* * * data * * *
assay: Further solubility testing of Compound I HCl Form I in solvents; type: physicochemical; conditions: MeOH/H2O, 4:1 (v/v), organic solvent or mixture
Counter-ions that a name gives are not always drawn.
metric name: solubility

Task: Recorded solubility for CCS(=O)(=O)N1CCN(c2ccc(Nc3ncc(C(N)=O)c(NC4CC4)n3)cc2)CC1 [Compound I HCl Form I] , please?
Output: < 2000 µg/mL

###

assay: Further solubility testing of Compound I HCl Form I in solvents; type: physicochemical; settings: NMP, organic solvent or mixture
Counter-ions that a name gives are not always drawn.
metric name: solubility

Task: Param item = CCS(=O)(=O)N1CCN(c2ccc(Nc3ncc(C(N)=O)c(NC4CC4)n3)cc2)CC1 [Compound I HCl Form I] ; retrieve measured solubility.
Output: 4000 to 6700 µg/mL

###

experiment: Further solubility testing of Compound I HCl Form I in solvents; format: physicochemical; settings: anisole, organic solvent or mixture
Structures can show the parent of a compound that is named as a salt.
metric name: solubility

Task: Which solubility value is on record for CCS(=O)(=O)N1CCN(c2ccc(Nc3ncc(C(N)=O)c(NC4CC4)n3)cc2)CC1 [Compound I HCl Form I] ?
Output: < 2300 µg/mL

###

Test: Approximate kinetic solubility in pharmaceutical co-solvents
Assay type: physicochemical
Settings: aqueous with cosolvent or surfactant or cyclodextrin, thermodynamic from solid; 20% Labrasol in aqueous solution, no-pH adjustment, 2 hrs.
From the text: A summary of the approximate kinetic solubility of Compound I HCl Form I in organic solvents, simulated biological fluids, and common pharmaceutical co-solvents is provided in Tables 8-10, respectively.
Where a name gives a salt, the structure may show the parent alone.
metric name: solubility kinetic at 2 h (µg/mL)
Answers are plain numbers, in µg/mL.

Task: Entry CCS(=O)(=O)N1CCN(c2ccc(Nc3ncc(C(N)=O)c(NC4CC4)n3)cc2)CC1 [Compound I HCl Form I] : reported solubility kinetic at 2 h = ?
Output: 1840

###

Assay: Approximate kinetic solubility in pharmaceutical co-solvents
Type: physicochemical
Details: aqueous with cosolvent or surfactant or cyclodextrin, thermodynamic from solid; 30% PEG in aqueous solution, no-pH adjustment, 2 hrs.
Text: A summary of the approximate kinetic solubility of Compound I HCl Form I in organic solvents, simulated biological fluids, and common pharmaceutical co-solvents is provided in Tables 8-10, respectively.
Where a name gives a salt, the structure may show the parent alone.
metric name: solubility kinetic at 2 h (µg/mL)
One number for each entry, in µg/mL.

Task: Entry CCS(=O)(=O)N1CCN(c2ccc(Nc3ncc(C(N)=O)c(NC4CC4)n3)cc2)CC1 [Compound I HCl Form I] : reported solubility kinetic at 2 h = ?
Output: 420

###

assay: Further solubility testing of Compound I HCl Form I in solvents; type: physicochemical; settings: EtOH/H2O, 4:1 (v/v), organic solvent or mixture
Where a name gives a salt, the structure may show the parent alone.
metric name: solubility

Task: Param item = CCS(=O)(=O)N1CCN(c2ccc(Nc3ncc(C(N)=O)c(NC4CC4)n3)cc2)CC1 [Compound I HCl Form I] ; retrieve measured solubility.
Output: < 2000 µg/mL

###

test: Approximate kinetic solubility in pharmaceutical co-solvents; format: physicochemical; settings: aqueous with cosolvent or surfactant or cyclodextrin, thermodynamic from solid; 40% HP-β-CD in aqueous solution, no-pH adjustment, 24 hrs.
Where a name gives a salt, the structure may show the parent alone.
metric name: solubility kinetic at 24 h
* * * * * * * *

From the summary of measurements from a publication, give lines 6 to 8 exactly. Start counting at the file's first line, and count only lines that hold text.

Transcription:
###

assay: Further solubility testing of Compound I HCl Form I in solvents; type: physicochemical; settings: NMP, organic solvent or mixture
Counter-ions that a name gives are not always drawn.